FROM Charles Phoenix
Clifton’s Cafeteria Set to Reopen An indoor redwood forest. Animatronic wildlife. More Jello than you could possibly imagine, and space for 600 diners. Clifton’s downtown cafeteria opened near the corner of Broadway and 7th street in 1935. It was family owned until 2010, when nightlife impresario Andrew Meieran bought the property. He closed Clifton’s in 2012 to revamp and remodel the interior. And the brand new Clifton’s is set to open on September 17 .
What Does the Instagram Sale Mean for Retro Culture? Last week saw an astounding billion dollars being paid for an app that can give a retro look to camera-phone photos. Instagram , a small startup, was bought by tech behemoth Facebook . Charles Phoenix, a cult figure who collects and builds performances around actual retro photos of Americana, helps to process the cultural significance of the Instagram deal. Charles has a few shows coming up next month like his Big Retro Slide Show at MOCA Grand Avenue and his Disneyland Tour of Downtown Los Angeles , and he gives his thoughts on Instagram and how the trend for retrofying snapshots compares with what he does. Frances' vintage Bugs Bunny sweater from a flea market photographed by Charles Phoenix with Instagram "Earlybird" filter. Top image: Photograph of Charles Phoenix by Chris Haston with Instagram "Nashville" filter.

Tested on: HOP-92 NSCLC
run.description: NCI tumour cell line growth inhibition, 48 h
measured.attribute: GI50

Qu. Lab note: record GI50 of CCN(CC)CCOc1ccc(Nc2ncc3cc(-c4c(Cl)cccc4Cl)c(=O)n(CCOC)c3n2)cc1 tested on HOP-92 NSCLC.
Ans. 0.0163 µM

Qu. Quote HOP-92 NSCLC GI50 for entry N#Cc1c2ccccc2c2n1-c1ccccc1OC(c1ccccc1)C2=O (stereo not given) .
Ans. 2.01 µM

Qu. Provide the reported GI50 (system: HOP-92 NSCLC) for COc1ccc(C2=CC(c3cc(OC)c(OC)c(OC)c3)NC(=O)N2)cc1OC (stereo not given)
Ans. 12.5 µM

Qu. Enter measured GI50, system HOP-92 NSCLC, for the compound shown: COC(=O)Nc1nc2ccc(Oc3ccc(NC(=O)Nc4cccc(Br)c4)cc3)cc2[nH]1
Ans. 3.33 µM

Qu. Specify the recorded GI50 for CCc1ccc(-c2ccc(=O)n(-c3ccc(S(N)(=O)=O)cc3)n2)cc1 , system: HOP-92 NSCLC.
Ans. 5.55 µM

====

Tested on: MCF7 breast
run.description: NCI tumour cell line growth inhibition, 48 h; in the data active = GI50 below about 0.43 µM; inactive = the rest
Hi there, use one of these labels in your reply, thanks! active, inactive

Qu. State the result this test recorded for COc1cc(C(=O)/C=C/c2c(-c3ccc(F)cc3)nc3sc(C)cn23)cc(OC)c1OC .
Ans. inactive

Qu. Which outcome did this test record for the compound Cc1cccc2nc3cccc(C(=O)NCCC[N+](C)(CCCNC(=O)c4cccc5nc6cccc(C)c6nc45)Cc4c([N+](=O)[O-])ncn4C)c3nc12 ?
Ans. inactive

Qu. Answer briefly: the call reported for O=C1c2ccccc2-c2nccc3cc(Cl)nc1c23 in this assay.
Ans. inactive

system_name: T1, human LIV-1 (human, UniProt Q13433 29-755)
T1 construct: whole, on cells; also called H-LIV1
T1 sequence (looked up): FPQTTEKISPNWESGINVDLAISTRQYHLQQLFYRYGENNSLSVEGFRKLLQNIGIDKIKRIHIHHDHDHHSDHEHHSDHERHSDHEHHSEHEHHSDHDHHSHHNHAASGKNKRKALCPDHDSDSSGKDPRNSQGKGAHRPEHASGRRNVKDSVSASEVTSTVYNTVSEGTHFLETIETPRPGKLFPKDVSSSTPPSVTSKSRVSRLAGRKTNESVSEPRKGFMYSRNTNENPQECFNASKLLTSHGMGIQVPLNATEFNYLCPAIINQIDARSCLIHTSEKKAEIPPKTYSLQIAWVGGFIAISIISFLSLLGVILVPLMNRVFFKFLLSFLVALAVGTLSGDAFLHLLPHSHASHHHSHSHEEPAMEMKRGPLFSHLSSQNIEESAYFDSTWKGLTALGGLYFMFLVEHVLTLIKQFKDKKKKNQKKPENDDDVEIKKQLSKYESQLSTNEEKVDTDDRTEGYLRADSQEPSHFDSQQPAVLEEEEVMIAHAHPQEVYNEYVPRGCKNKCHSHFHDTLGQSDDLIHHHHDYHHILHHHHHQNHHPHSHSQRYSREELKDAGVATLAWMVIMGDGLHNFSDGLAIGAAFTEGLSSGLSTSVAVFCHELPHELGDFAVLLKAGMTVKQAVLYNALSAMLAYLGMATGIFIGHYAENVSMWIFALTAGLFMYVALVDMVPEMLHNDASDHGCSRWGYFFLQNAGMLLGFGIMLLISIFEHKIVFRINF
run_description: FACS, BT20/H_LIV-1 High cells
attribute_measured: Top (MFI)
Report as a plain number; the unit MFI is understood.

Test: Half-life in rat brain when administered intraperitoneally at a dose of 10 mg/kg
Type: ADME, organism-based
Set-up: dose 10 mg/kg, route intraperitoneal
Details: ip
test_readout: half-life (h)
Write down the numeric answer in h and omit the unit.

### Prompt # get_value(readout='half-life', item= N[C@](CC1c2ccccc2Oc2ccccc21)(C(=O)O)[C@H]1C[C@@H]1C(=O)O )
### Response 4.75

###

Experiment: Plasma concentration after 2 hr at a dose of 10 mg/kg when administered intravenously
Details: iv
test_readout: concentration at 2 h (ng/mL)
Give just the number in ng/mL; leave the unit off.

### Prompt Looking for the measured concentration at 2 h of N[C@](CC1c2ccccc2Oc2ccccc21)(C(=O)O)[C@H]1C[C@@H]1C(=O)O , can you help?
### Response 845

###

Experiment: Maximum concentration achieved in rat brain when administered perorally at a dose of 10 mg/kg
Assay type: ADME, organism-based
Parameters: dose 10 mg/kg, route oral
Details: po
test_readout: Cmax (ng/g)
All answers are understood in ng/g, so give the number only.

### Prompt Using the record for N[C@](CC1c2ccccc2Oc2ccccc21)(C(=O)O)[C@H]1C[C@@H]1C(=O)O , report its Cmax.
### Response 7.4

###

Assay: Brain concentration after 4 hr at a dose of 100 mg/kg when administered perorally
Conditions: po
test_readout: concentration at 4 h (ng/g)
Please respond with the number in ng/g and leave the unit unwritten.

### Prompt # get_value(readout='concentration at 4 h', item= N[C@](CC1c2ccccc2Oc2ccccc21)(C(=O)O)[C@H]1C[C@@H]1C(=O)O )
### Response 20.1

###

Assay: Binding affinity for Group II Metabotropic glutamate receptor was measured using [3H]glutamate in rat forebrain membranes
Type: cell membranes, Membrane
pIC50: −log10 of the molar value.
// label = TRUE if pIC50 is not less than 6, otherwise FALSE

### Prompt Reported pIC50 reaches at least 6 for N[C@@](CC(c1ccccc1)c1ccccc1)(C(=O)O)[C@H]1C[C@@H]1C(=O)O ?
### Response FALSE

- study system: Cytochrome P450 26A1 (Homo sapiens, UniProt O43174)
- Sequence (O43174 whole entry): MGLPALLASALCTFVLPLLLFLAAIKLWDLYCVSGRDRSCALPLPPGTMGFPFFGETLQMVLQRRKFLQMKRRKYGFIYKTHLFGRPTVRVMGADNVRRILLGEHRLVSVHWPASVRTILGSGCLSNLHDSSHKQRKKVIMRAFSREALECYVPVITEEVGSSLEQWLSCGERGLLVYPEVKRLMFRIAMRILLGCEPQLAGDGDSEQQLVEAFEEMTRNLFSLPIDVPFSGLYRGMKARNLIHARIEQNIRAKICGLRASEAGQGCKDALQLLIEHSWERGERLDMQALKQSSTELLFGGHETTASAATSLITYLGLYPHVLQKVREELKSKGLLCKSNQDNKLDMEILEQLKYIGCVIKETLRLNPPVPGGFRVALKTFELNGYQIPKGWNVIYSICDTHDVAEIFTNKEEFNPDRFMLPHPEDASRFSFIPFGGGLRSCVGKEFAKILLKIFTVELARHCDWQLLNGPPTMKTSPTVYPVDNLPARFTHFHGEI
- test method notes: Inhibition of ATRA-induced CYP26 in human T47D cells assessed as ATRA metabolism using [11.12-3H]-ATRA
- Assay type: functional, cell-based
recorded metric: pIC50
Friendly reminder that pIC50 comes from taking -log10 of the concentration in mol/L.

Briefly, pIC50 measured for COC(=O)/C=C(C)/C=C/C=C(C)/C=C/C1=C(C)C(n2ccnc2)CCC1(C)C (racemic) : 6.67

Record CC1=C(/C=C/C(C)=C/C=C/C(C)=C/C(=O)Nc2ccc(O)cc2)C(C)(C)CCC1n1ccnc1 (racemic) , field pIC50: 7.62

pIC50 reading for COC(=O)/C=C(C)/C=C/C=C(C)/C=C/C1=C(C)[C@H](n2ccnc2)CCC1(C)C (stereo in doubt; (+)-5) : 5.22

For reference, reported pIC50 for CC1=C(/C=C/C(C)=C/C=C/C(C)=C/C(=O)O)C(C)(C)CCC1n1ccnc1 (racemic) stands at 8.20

Industry insights and lessons learned from memorable guests We have interesting guests on The Business, and sometimes our conversations are too long to fit into one show. This week we give you stories that were too good to leave on the cutting room floor, including some sharp insights on making it in the industry from David Mandel, David Simon, Shawn Levy and Matt Reeves.
In 'Speechless,' Scott Silveri combines comedy, family & disability Scott Silveri has written and produced sitcoms for more than 20 years. In all that time, he never encountered a TV family that looked anything like the one he grew up in -- with a mom, a dad...and a brother with cerebral palsy. He changed that with his show Speechless on ABC. Silveri tells us about looking to his own past for stories, and why he was determined to make a family comedy and not just a "disability show."
Farewell LA freeways, Peter Shire is back Angelenos don't want more freeways but we seem not to want mass transit either. Metro has killed the 710 freeway extension, and bus and train ridership is down across the region. What's the future of getting around in LA? And, Peter Shire is having a comeback. What attracts a new generation to his playful ceramics and furniture?